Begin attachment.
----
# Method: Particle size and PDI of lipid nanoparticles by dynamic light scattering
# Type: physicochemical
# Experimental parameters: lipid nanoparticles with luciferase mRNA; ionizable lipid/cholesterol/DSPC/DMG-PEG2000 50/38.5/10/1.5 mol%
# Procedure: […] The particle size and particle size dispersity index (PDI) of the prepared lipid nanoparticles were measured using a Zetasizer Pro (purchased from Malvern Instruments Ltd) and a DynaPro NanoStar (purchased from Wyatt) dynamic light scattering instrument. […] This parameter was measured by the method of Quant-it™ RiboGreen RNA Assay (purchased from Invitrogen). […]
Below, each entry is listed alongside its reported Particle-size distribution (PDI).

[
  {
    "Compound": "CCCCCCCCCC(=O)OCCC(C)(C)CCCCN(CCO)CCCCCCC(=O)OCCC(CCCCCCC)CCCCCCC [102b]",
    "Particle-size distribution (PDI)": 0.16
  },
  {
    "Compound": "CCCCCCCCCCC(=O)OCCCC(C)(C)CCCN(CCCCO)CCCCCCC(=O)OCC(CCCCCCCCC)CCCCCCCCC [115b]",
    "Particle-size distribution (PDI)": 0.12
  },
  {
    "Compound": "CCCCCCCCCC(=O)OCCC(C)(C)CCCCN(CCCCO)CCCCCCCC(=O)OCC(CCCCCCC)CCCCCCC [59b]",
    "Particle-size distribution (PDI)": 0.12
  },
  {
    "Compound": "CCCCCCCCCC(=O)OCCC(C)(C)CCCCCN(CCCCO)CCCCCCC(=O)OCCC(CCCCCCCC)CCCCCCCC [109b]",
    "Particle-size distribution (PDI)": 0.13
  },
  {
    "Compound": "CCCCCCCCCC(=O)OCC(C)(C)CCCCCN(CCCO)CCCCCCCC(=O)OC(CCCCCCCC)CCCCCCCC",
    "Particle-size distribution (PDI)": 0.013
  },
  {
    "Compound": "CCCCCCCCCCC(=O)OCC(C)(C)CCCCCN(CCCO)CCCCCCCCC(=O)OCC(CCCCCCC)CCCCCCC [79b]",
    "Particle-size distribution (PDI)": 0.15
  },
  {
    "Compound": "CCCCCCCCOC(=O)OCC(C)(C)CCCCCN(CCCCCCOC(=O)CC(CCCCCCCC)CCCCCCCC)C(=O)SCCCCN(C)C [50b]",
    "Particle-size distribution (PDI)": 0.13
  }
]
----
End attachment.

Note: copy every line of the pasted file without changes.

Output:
# Method: Particle size and PDI of lipid nanoparticles by dynamic light scattering
# Type: physicochemical
# Experimental parameters: lipid nanoparticles with luciferase mRNA; ionizable lipid/cholesterol/DSPC/DMG-PEG2000 50/38.5/10/1.5 mol%
# Procedure: […] The particle size and particle size dispersity index (PDI) of the prepared lipid nanoparticles were measured using a Zetasizer Pro (purchased from Malvern Instruments Ltd) and a DynaPro NanoStar (purchased from Wyatt) dynamic light scattering instrument. […] This parameter was measured by the method of Quant-it™ RiboGreen RNA Assay (purchased from Invitrogen). […]
Below, each entry is listed alongside its reported Particle-size distribution (PDI).

[
  {
    "Compound": "CCCCCCCCCC(=O)OCCC(C)(C)CCCCN(CCO)CCCCCCC(=O)OCCC(CCCCCCC)CCCCCCC [102b]",
    "Particle-size distribution (PDI)": 0.16
  },
  {
    "Compound": "CCCCCCCCCCC(=O)OCCCC(C)(C)CCCN(CCCCO)CCCCCCC(=O)OCC(CCCCCCCCC)CCCCCCCCC [115b]",
    "Particle-size distribution (PDI)": 0.12
  },
  {
    "Compound": "CCCCCCCCCC(=O)OCCC(C)(C)CCCCN(CCCCO)CCCCCCCC(=O)OCC(CCCCCCC)CCCCCCC [59b]",
    "Particle-size distribution (PDI)": 0.12
  },
  {
    "Compound": "CCCCCCCCCC(=O)OCCC(C)(C)CCCCCN(CCCCO)CCCCCCC(=O)OCCC(CCCCCCCC)CCCCCCCC [109b]",
    "Particle-size distribution (PDI)": 0.13
  },
  {
    "Compound": "CCCCCCCCCC(=O)OCC(C)(C)CCCCCN(CCCO)CCCCCCCC(=O)OC(CCCCCCCC)CCCCCCCC",
    "Particle-size distribution (PDI)": 0.013
  },
  {
    "Compound": "CCCCCCCCCCC(=O)OCC(C)(C)CCCCCN(CCCO)CCCCCCCCC(=O)OCC(CCCCCCC)CCCCCCC [79b]",
    "Particle-size distribution (PDI)": 0.15
  },
  {
    "Compound": "CCCCCCCCOC(=O)OCC(C)(C)CCCCCN(CCCCCCOC(=O)CC(CCCCCCCC)CCCCCCCC)C(=O)SCCCCN(C)C [50b]",
    "Particle-size distribution (PDI)": 0.13
  }
]